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              MARKETING
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Senior managers across the UK are reacting to the new data regulations coming into force on 25th May, many of them implementing new policies that could damage their business in a bid to comply with the General Data Protection Regulation (GDPR). Andrew Scott, managing director of Insight Data says companies need to get the real facts
Scare mongering and profiteering among so-called consultants is causing many within marketing, IT and HR departments to panic, with some drawing comparisons to theYear 2000 computer crisis where some pundits predicted worldwide computing disaster and planes falling out of the sky.
The new General Data Protection Regulation is a good thing; it is designed to give individuals greater rights and control over how their data is used. The recent Facebook and Cambridge Analytica scandal highlights why this has become so important.
The GDPR sets new standards in how personal data is collected, stored and processed. The regulation replaces the existing Data Protection Act (DPA) which was written before major data processors such as Facebook, Google or Apple had such large-scale global dominance.
GDPR is about data transparency and governance. Companies who already operate good data practices will find it relatively easy to comply, while others will need to evaluate their business processes and make changes.
‘Consent’ is only one way to comply
There is significant misinformation surrounding the GDPR particularly relating to ‘consent’. Under the GDPR consent must be ‘unambiguous, informed and freely given’. However, there are six legal grounds for processing data with consent being just one of them. For many companies ‘legitimate interest’ will be the basis of compliance particularly for marketing communications.
Understanding the wider context of the GDPR highlights a risk-based approach to how data si c ollected, stored and processed. A company processing confidential personal medical or financial data, or data that includes children or highly sensitive information represents a much higher risk than a B2B supplier that holds the names of its customers, for example.
With this in mind, companies are advised to carry out a data protection impact assessment (DPIA) which considers how its data is collected, stored and processed and assesses the risks involved.
Organisations that choose to adopt ‘legitimate interest’ as the legal grounds for processing personal data should also conduct a legitimate interest assessment.
Businesses will need to demonstrate that they have taken all reasonable steps to comply with the GDPR including: clearly document the personal data they hold, how and when it was sourced, how ti w ill be used, how it is updated and who will have access to it.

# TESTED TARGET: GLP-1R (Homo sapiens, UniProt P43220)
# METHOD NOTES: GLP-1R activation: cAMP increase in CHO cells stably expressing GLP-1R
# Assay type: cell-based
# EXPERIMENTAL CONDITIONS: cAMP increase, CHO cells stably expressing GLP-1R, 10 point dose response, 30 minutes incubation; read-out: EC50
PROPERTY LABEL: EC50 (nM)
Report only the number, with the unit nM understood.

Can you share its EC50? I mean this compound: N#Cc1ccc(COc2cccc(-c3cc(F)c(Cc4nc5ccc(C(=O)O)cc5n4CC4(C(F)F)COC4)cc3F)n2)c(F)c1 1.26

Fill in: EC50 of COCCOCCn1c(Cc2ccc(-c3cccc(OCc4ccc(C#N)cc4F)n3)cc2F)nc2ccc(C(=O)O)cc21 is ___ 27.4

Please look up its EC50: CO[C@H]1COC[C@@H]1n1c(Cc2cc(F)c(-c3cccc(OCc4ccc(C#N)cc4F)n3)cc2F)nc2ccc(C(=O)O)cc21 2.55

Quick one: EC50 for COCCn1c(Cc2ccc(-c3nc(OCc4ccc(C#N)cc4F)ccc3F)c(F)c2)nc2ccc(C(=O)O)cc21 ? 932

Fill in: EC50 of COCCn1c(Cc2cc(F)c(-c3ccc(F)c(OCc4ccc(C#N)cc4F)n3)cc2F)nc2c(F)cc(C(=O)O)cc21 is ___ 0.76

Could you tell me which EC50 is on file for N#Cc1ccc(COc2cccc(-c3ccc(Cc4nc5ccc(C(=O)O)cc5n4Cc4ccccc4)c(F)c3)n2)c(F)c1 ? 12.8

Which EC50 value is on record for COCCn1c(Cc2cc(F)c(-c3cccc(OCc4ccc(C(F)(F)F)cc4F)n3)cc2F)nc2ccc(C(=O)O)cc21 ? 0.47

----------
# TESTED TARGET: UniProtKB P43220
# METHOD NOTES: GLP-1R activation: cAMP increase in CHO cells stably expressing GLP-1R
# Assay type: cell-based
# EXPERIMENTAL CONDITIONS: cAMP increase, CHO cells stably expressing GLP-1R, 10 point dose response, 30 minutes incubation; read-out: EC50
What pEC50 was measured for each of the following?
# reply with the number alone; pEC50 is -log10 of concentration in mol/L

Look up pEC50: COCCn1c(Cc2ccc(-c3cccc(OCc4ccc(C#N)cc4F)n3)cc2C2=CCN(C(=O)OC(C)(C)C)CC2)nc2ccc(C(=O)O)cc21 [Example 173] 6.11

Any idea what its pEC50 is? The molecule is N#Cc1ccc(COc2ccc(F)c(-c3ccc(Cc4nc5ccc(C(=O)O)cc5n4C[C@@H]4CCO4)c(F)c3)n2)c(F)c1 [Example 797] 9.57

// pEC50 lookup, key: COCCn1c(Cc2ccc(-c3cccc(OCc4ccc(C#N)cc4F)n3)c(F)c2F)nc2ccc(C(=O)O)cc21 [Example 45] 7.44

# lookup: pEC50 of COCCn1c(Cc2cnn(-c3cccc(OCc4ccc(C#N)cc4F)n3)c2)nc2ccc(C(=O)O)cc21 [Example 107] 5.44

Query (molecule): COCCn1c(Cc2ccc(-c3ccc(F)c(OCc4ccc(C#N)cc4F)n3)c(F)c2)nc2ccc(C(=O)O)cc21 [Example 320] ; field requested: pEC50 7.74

Demonstrate the lawful basis for processing personal data.
Have freely available privacy policies that are fair and easy to understand and explain what personal data is held, how ti w as sourced, for what purpose and the legal basis for processing data.
Recognise the rights of individuals to know what
  Andrew Scott
 personal data is held and why, and respect their demand to correct, restrict or remove their data.
Have procedures in place to detect and report on a data breach, such as a computer hack, theft of data by an employee or other breach.
Assign someone to take overall responsibility for data protection and compliance.
While the GDPR governs how data is collected, stored and processed, how data is u sed for marketing purposes is mainly covered under PECR, the Privacy and Electronic Communications Regulations which has sat alongside the Data Protection Act and was introduced in 2003 to regulate direct marketing, clamping down on nuisance phone calls and spam.
While the Data Protection Act is replaced by the GDPR on 25th May, PECR has not, in fact, changed.
It is not surprising that so many marketers are confused. The GDPR outlines how data must be processed, but the rules governing how the data is actually used for marketing – PECR – have not been updated. A new version of PECR, the ePrivacy Regulation is currently being formulated and should be introduced in 2019. ❐
www.insightdata.co.uk
Insight Data has published guides and information on the GDPR on its website and recommends all companies follow the advice of the Information Commissioners Office (ICO). Insight has been tracking the GDPR since its first proposal and began updating its prospect database to meet the requirements of the regulation back in 2016.
For more information visit www.insightdata.co.uk
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